So to start with, it’s been busy on the cutting/serving boards side of the shop were a few ideas were sprung in the past last week. Here are a few pictures. Many of you have seen some but here they are
To make some of these cutting/serving board, I went to get some wood and brought back some extra species for more projects.
Some Blood wood for some accents in the cutting board but also some other accents for futur build.
The Pao Amarillo is a Yellow wood, also used mostly for some accents in the boards.
As for the Khaya, this has some very nice tight straight grain, with the dimensions it has, offers a few good possibilities for some nice projects.
Well it’s mostly finish. Need to finish some drawers and this one will be complete. Already have most of the storage I want to do for the current tools I’ve got done and the tools are in.
There will always be some adjustments to be done and already planning for some additions of tools that I would need and was already in the plan. I’ve already got the perfect spot for them and kept it free for these tools. Standby, should come shortly.
The inspiration portion has been pretty good in the last few weeks. Been listening to the Made for Profit podcast and they have been landing very good interviews of people crushing it with there business and through different practice with there social media accounts.
Discovering these people through there website and different social media account got some ideas going which will come pretty soon on my side. My wood working is still very part time but plan to grow it. Many good insights for some of the practices in the interviews with Brad and Mike. Subscribe to the podcast and go see them with there respective presence.
Here is my latest addition in controlling dust in the shop : the Eclipse dust mask.
I was travelling to Edmonton for business early December and there was a local Lee Valley store. I could not take back something pretty large due to size and weight constraint, but a dust mask was something I deeply needed.
I wanted to see physically the model as I was looking for the this model for a little while. Here is the specific link to Lee Valley. I had the possibility to try onsite within the store and took the large model. I did not get the replacement filters yet but I plan to. Always a good thing to have spares and not a good time not to have them when you need them. And for the price, for me, it is hard to beat.
The fit is very good with the 2 straps that can be adjusted to about any head. I have to agree that I fit in the 70% that the large model fits. The description fitted me perfectly.
Like any facial mask to control dust, it goes against the face and any “excessive” facial hairs will impede some of the performance of any dust mask, even the best in my opinion. But it does a pretty good job and did some jobs so far that produced a fair share of dust and did see a difference in the air in the shop when the shop when I removed it.
To me, a dust mask I necessary but should not be the only dust control item that should exist in your shop. Personally, collecting it at the source as much as possible, is the best. The mask protects the closest to your body. Good filters in you dust collectors and potentially an air circulator/filter in the shop does a pretty good job for the smaller shop like mine.
Got some storage going to be able to add to the tool cabinet. I now have plane storage with room to spare. The plane till and well have been completed with some room to spare in both of them.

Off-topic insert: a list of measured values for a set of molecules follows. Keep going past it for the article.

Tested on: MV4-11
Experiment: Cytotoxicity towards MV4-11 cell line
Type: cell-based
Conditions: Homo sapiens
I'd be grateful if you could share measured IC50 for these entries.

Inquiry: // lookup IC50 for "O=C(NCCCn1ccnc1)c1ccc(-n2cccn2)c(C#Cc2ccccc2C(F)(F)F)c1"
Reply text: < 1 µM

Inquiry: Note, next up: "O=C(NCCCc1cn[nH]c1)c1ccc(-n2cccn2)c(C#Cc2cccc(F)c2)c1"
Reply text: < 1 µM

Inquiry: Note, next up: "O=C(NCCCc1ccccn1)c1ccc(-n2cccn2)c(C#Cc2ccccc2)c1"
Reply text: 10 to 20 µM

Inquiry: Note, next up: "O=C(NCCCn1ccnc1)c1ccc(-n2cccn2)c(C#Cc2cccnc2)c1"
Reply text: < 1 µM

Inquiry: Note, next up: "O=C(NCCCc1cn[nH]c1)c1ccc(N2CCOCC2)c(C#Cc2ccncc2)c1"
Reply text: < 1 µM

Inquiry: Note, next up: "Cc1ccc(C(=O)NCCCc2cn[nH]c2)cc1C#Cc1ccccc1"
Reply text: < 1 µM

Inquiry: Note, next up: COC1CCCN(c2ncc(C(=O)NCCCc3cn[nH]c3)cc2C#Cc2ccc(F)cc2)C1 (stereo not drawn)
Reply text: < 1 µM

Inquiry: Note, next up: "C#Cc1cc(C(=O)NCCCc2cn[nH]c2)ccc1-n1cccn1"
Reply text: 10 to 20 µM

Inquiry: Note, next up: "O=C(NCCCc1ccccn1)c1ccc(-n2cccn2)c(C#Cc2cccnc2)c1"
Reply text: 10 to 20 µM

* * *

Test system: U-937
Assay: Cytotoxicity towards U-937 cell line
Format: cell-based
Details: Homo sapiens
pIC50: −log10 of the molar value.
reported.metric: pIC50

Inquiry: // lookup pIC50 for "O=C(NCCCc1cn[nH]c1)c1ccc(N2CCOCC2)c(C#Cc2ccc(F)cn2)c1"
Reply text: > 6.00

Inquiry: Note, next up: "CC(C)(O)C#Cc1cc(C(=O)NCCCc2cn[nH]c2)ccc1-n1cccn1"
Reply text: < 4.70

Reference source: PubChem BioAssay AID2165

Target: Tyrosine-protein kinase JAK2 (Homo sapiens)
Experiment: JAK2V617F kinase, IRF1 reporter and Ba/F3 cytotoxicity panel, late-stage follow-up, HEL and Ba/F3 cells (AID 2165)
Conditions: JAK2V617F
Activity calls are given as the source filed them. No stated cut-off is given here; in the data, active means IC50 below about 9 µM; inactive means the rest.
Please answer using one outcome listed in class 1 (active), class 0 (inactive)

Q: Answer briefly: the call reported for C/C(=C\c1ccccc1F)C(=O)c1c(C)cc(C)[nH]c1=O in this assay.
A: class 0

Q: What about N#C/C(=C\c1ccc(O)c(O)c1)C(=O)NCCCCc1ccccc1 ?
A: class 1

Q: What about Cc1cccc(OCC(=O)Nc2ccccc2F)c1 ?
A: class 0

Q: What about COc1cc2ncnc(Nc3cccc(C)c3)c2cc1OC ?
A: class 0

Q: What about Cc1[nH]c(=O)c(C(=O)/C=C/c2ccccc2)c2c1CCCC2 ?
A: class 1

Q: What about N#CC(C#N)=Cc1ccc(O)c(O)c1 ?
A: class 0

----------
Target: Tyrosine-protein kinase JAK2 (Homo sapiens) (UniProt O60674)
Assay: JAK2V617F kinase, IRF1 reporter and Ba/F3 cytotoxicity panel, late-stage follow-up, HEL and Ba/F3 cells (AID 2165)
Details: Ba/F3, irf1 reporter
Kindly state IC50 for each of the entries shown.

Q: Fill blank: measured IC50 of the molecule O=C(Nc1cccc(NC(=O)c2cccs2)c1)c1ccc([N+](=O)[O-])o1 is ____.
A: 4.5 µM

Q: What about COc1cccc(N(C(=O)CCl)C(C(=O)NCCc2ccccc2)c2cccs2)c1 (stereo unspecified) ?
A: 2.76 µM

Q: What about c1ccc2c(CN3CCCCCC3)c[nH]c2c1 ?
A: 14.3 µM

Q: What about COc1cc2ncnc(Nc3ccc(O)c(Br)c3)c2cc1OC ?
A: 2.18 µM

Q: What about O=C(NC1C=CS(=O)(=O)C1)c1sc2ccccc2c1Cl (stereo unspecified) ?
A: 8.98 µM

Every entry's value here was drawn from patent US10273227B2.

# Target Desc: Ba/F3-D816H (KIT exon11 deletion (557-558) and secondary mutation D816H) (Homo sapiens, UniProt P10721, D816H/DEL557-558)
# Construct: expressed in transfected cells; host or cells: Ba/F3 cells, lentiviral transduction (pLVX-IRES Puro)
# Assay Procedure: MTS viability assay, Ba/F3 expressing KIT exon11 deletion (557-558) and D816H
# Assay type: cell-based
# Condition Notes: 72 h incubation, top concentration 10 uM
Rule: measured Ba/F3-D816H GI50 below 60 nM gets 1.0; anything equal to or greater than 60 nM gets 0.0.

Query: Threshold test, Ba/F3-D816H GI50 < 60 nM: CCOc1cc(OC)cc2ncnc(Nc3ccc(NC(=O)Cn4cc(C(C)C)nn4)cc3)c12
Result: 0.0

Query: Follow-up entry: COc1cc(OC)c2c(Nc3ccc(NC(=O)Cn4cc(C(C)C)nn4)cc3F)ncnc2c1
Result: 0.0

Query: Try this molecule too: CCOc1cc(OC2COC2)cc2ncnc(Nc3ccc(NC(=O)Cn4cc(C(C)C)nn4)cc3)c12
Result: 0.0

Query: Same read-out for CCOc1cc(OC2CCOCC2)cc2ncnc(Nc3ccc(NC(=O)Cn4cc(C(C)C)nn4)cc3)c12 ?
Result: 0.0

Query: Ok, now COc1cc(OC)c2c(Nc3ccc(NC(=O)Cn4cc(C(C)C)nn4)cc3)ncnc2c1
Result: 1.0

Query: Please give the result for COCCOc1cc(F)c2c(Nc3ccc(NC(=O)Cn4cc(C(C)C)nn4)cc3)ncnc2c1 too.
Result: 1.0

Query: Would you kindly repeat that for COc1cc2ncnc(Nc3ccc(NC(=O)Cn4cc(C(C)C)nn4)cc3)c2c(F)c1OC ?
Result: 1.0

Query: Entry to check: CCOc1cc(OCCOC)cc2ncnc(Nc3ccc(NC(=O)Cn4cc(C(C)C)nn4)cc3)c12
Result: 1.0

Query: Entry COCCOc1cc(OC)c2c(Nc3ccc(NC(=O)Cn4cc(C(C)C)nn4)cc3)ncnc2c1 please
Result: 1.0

To me, the plane well is the structure that fits in the bottom portion of the cabinet. In the plan, it includes 2 small drawers and stores the smaller conventional planes, say up to No. 4 side plane.
It has 4 places for the block plane sized planes. I own 2 (low angle block plane from Lee Valley and rabbeting block plane from Lie Nielsen). See the first picture of these 2 planes installed in there small compartments. Still 2 more spaces in case I ever expand the collection for these smaller planes. Missing are the 2 drawers for accessories. Did not complete them yet, but this does not prevent me to at least install the structure in the cabinet.
The right portion of the well is to store bigger planes, I would say smaller then No. 4 or No 4 1/2 sized planes. The original plan called for 5 spaces but I ended up with 4 besides the block plane storage. Should be enough for a while. Stored in these compartments are my Lie Nielsen No. 4 and Lie Nielsen low angled smoother.
This is the plane well installed in the cabinet, in the bottom most compartment. There a space between the top shelve of the Well and the shelf that the plane till sits on. More space for other tools to be stored. More on that later.
The plane till in this design of the cabinet is angled to store other planes and is angled within the tool cabinet.
Stored in till are my No 5 1/2 Jack plane is the left most plane. It barely fitted from a length perspective. Next to it is my low angled jack plane. Both of these plane are from Lie Nielsen.
To the right of these planes are my 2 router planes (small from Lie Nielsen and larger from Lee Valley). I also got the Lie Nielsen small shoulder plane. All the devisions between the planes are in walnut and have milled more of these for expansions at later dates.
Here is the till installed in the cabinet. You can see the top doors for more storage on top of the till.
Next steps will be more storage of tools and hanging the front doors of the cabinet.
The next step for the tool cabinet was selecting the hardware. Yes I know that normally you select this before you do the project but the choice was already pretty much done (from plan) and the dimensions were pretty much set.
So came time to hand the main front doors and some dividers within these main doors. I went to big box stores thinking that I could find something decent without breaking too much the bank. I did look at the link from the plans/article from which I am building from and was surprise a bit with the price. I also did not know the company that sourced the hinges in the plan.
So I came back from my shipping spree and did not find anything quality and did not want to trust my tools that quality. Yes the price was cheap, but the product was also.
Went back to the link for the hardware to House of antique Hardware and decided to order the hinges that were included in the plan. 2 products were called for and ordered both (3″ x 2″ and 1-15/16 x 1-5/8) for the install.
Comments on the products
I ordered both products and the shipping went pretty fast, even for cross border shipping and the price was right. I was not in a big rush to selected the slowest shipping method.